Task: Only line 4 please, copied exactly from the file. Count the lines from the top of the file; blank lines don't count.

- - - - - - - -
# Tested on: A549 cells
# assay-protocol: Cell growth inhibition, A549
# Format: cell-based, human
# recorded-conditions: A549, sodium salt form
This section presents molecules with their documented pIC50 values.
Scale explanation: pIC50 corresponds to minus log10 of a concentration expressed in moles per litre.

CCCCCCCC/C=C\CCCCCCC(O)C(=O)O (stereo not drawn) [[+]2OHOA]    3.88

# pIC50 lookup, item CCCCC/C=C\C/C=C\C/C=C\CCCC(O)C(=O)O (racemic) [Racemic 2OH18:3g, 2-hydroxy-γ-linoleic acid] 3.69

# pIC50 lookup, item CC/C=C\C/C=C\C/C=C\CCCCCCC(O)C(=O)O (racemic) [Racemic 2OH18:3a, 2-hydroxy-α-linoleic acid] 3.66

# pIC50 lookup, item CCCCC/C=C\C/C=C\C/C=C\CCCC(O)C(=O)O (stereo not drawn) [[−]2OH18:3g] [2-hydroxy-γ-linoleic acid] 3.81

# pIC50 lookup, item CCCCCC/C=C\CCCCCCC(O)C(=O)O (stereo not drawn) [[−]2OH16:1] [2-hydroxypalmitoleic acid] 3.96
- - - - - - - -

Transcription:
# recorded-conditions: A549, sodium salt form